Laser scanning won the battle of the digital reconstruction approaches in my previous entry on the topic.
The diffuse map generated by photogrammetry definitely worked in its favour. But on balance, it was thoroughly beaten by the quality of the normal map baked from the laser scans.
Upon reflection, I think it may have been presumptuous to assume either one would be the ideal solution.
Perhaps in actuality, the best approach for digital reconstruction, would be a combination of the two?
Was it worth the wait?
Upon first glance, my response is a resounding “Pfft, no difference! That’s the last time I listen to Rich.”. My tune changes to “Okay, shut up Ed” when I take a closer look at the meshes.
While the improvements are hard to appreciate in a globally illuminated environment, they become more clear as the light sources are moved.
This new mesh looks considerably better than either of the originals. I’ve put alongside the original photogrammetry mesh (on the right) to demonstrate:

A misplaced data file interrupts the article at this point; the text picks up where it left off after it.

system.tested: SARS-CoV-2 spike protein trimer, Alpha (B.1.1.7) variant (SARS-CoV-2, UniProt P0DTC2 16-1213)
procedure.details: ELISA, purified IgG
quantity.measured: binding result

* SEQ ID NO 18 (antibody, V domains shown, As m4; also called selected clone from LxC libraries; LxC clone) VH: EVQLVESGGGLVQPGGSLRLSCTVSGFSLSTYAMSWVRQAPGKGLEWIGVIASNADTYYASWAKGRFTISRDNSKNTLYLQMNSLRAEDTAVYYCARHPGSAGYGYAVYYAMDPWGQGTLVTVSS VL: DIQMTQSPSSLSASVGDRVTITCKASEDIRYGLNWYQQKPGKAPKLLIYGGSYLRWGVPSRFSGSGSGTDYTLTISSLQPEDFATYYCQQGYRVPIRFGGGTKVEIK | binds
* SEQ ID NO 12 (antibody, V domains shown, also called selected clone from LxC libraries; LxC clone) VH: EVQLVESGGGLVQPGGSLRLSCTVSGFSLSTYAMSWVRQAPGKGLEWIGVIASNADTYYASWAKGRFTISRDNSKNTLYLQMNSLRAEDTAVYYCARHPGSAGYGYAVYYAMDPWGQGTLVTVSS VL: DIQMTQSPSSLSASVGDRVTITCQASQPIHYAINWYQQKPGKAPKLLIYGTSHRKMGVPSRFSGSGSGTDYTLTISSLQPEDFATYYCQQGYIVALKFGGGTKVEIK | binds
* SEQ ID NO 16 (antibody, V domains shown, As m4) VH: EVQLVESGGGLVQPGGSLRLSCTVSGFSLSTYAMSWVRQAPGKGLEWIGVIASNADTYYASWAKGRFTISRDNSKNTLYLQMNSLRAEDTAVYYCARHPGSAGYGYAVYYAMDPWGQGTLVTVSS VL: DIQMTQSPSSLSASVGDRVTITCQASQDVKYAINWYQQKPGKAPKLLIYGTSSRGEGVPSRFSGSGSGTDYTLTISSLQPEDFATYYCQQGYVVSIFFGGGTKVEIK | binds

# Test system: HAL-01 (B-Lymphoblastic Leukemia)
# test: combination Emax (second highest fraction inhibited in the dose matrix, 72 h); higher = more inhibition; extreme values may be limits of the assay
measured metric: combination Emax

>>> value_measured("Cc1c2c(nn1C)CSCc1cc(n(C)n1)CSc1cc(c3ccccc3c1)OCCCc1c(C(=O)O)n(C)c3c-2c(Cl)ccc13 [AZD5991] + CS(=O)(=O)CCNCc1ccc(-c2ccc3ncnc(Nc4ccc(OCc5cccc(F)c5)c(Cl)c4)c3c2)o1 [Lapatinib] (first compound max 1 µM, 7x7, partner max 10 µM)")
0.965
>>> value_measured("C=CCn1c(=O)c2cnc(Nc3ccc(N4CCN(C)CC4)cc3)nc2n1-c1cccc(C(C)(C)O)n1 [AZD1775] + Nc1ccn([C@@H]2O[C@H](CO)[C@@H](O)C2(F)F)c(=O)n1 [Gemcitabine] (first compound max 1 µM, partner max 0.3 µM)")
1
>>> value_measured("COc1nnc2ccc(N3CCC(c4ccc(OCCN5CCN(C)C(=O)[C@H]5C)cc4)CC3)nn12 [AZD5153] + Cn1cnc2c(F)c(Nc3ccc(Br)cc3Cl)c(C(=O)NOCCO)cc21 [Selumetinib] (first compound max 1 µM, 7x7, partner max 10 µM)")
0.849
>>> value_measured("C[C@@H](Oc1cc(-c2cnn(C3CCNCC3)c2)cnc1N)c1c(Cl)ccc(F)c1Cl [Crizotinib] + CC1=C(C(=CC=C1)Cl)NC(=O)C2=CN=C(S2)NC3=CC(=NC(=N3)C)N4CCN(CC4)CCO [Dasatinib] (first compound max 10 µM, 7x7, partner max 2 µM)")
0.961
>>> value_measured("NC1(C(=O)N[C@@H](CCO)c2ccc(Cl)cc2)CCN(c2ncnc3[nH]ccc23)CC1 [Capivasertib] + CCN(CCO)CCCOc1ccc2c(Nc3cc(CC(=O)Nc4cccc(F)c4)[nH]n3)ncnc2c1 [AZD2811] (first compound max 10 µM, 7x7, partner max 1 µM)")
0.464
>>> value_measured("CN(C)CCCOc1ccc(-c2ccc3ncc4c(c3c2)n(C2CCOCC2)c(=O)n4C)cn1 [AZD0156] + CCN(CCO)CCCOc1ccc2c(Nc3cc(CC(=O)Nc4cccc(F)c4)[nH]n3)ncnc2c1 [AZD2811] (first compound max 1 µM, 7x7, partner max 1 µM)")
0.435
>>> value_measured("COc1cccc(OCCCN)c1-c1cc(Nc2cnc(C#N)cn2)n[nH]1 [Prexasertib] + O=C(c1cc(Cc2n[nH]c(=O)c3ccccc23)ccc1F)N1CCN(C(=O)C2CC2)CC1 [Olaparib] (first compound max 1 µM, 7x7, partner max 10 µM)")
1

Should’ve tweaked the positioning
The overall quality of the map suffers from my rushing the baking process. Plus, it would’ve likely been better to map the laser scan normals onto the retopologised photogrammetry mesh. It would’ve taken care of the holes, but also taken much longer to render.
Regardless, when viewed side by side the improvements are clear.
The various highlights and shadows are far more consistent with the shapes indicated by the colour of the diffuse.
I didn’t think the photogrammetry normal map looked particularly poor initially. Now though, it’s clear just how much of a difference a strong normal map can make.
Video does a much better job of demonstrating all this than me. So here’s a video: